How Much Would it Cost to Live on the Moon?

How Much Would it Cost to Live on the Moon?


Moon colonization is something that humans
have dreamt about for centuries, and it’s entirely possible, it’s just a matter of
cost. Bringing both humans and supplies the 234,000
miles (377,000 km) to the lunar surface costs an enormous amount of money and it’s difficult
to justify the cost to taxpayers. So how much would it cost? Well that’s a complicated question. For the sake of simplicity, let’s say we’re
doing a one year return mission with four astronauts using NASA technology. The first thing we’ll calculate is the cost
of getting there, and we’ll need a rocket. The Saturn V is the only rocket to have ever
existed that is powerful enough to take humans beyond low earth orbit. The problem is, all 15 of them are long retired. The Saturn V had a lunar payload capacity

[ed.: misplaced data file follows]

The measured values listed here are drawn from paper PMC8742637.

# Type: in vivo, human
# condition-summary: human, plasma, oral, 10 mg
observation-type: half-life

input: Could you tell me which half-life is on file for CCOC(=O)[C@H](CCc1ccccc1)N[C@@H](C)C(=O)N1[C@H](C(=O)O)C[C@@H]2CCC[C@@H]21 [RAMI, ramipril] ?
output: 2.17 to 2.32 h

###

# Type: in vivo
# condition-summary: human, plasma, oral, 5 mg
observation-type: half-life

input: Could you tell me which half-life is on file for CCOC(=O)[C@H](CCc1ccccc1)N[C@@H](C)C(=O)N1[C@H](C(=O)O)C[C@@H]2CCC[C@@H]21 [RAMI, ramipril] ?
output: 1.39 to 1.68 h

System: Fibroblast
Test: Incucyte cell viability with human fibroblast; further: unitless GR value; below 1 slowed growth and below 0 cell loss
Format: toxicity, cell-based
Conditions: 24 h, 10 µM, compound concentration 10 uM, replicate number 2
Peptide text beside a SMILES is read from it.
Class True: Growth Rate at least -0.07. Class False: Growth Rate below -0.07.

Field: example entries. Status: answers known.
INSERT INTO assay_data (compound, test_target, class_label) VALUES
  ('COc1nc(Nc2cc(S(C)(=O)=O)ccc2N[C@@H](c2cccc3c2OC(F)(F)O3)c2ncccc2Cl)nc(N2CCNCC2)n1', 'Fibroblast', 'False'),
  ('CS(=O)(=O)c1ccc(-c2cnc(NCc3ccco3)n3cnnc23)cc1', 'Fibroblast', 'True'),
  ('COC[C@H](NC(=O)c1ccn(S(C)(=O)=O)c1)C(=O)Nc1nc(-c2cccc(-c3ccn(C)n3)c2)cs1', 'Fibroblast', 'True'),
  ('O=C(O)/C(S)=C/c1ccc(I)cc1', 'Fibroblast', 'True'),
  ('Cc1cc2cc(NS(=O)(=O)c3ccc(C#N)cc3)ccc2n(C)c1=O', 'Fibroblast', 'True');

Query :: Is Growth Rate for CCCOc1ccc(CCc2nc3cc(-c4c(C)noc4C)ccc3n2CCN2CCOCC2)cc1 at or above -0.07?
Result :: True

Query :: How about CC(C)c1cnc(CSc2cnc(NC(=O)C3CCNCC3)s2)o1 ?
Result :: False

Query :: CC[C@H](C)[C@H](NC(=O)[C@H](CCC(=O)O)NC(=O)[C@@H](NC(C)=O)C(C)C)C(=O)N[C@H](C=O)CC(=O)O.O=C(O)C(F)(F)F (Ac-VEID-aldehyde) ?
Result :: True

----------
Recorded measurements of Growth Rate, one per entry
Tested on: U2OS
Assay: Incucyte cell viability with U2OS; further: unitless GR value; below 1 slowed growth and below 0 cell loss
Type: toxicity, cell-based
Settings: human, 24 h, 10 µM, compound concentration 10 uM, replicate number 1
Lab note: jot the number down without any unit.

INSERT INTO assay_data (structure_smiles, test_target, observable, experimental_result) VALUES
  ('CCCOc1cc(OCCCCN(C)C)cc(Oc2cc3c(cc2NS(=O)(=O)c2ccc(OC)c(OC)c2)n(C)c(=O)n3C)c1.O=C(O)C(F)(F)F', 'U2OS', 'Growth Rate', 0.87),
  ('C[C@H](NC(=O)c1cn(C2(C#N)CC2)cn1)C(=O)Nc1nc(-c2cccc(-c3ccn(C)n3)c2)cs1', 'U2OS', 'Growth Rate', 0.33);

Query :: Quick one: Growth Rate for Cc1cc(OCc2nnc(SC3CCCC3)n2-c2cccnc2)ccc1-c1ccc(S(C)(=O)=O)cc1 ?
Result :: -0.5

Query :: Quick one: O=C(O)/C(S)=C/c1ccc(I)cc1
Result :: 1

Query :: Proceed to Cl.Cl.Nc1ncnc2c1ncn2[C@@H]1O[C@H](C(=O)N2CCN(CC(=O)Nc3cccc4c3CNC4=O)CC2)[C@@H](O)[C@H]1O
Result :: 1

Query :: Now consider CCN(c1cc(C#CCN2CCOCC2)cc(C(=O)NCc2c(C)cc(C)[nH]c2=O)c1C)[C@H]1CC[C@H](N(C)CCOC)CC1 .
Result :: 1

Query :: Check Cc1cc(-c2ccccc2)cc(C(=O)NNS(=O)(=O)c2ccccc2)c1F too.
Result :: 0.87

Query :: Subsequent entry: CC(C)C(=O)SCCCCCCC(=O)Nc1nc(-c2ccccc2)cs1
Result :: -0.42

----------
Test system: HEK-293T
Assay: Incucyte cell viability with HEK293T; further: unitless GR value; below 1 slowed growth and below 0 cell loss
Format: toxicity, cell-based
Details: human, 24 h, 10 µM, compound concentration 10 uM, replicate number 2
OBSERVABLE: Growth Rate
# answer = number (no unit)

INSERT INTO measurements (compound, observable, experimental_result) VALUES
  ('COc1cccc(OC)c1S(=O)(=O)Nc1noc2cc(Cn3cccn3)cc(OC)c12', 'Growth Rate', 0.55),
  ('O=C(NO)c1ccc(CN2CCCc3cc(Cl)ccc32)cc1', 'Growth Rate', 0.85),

of 90,000 pounds and a per launch cost of $189 million 1971 dollars or $1,123,000,000
2016 dollars which works out to $12,500 per pound transported to the moon. That may seem like a lot, but that would mean
that the average American, weighting 159 pounds (72 kg), could travel to the moon on technology
that existed when computers looked like this for a mere 2 million dollars. I know you know that that’s not right. There are two problems in that calculation. First off, that doesn’t include research
and development costs. A staggering 6.4 billion dollars was spent